The CrackBerry Chronicles

Written by Elaine Santore. Posted in Culture, Opinion, Politics

Tagged: , , , , , , , , , , ,

Published on February 25, 2008 with 3 Comments


Elaine Santore
Photos by Luke Thomas

By Elaine Santore

February 26, 2008

Nader urges “Jeffersonian Revolution”


Presidential candidate Ralph Nader.

Consumer advocate Ralph Nader announced his candidacy for president on MSNBC’s “Meet the Press” Sunday calling for a “Jeffersonian Revolution.”

Many Americans like the idea of a revolution, especially in a country founded on revolution, but why is Nader running again?

“I am running for a simple reason,” Nader told CNN’s John Roberts today. “Washington has closed its doors on citizen’s groups – labor, citizen, consumer, reform groups, environmental groups – it’s corporate occupied territory and we’ve got to heed Thomas Jefferson who said, ‘when we lose our goverment, we’ve got to go into the electoral arena.'”

Nader cited rising gas prices and healthcare costs, corporate subsidies, “bloated” military spending, labor law reform, public campaign financing, special interest lobbying and ballot access restrictions as reasons for his 2008 presidential bid.

On the topic of healthcare, Nader wants to know why Democratic candidates Hillary Clinton and Barack Obama have not stated their support for a single-payer healthcare solution.

“All the candidates – McCain, Obama and Clinton – are against single-payer health insurance, full Medicare for all. I’m for it, as well as millions of Americans and 59% of physicians in a forthcoming poll this April,” Nader said on “Meet the Press” with host Tim Russert.

Obama and Clinton have promised healthcare to the nation’s uninsured, but neither have spoken out in support of the United States National Health Insurance Act (H.R. 676), first introduced in 2005 by Rep. John Conyers, Jr. (D-MI).

According to the bill’s summary, H.R. 676 would “create a publicly financed, private delivered health care system that improves and expands on the existing Medicare program to all U.S. residents.”

Nader has long been a scapegoat for the outcome of the 2000 election when he ran on the Green Party ticket. But he refuses to take the blame.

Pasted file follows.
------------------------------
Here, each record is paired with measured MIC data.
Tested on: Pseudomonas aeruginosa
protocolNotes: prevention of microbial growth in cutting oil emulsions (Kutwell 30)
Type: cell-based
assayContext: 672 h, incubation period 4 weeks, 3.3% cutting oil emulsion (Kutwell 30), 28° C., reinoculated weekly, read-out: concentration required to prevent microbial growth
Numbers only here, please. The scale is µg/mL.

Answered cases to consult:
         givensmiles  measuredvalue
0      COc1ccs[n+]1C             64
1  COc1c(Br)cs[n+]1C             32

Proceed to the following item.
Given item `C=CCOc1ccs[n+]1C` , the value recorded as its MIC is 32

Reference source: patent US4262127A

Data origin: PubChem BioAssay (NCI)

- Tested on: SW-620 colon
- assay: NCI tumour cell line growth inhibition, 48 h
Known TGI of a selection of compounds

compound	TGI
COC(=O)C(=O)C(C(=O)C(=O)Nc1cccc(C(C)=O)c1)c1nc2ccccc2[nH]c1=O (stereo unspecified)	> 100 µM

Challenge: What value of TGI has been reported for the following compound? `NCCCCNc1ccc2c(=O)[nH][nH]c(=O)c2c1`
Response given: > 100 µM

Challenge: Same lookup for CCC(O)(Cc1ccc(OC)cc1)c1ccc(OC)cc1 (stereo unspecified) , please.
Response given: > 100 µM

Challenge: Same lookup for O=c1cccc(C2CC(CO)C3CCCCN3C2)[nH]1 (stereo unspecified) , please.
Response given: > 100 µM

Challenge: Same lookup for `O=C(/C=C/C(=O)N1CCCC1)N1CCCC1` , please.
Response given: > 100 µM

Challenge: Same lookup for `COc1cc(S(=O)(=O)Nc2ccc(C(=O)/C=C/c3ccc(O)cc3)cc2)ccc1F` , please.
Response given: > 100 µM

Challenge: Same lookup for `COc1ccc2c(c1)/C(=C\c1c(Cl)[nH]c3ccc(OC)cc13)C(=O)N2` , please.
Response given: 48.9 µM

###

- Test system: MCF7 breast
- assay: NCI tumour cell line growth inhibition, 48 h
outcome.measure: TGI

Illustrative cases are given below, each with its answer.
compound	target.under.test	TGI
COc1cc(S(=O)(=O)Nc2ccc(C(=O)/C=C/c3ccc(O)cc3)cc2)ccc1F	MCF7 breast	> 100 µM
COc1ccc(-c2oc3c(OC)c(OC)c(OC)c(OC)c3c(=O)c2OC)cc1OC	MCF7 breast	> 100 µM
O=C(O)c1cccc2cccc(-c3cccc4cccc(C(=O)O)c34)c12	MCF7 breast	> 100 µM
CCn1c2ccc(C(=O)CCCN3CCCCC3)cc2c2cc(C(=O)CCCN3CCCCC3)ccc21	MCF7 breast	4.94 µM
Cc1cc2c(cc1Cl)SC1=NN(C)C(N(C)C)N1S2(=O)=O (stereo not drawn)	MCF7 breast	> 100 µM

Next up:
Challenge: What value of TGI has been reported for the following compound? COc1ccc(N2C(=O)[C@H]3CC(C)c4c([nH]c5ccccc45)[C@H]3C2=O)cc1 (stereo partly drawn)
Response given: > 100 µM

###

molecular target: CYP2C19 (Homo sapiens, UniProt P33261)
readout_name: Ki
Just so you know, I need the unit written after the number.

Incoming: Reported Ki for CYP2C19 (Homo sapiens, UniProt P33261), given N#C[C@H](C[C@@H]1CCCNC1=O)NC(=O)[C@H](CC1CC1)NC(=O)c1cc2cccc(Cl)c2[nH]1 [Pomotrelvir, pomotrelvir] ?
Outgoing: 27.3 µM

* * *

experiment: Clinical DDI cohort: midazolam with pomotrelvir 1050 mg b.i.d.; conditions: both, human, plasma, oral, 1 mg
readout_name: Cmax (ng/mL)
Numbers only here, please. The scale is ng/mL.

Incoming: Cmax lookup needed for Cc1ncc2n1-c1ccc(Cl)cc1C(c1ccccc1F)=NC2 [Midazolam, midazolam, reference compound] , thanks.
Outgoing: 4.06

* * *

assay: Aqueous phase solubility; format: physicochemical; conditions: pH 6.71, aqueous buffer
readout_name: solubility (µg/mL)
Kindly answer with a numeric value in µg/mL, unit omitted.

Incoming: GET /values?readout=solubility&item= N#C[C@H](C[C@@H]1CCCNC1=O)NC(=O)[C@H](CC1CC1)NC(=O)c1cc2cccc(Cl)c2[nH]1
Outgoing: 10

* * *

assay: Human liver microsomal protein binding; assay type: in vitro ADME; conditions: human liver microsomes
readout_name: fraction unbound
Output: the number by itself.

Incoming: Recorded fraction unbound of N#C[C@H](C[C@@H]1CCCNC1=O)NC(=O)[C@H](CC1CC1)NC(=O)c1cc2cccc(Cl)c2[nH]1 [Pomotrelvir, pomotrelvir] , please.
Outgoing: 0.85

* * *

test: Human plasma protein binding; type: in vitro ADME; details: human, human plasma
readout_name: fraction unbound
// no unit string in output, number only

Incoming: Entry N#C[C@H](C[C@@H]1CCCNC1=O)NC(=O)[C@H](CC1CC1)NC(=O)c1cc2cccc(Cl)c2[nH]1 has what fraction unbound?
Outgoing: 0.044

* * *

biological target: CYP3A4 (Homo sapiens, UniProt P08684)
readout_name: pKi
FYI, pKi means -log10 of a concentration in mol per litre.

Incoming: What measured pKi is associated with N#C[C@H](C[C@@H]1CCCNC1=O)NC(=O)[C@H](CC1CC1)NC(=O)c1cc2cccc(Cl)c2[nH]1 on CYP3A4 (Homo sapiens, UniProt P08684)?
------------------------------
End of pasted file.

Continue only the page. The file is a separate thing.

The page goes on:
“So why do they blame the Greens? Why do they blame the people all over the country who are trying to have a progressive platform, not just the environment,” Nader said.

Clinton not happy with Nader’s candidacy

“Wow, that’s really unfortunate. I remember when he did this before. It’s not good for anybody, especially our country,” she said.

Obama doesn’t sound too thrilled , either

“He thought that there was no difference between Al Gore and George Bush, and, eight years later, I think people realize that Ralph did not know what he was talking about,” Obama said to reporters at a town hall meeting, Sunday.

Bloomberg supportive

New York City Mayor Michael Bloomberg spoke out in support of Nader probably because Bloomberg himself might run for president as an independent candidate. One wonders how Bloomberg might have responded if he had no interest in running for president.

“This business of Ralph Nader being a spoiler – you know, in any three-way race, two of the three are going to be spoilers,” he said to the Associated Press.

“Come on. Everybody’s got a right to do it – you’re not spoiling anything.”


New York Mayor Michael Bloomberg.

CrackBerry watches the Oscars

I watched the 80th Annual Academy Awards Sunday night with my parents because they’re the last two people on earth who still care about the Oscars.

Los Angeles Mayor Antonio Villaraigosa attended the Oscars with his daughter. Villaraigosa is no longer dating former Telemundo newscaster Mirthala Salinas, which frees him up to work as campaign co-chair for Hillary Clinton.


Los Angeles Mayor Antonio Villaraigosa with his daughter.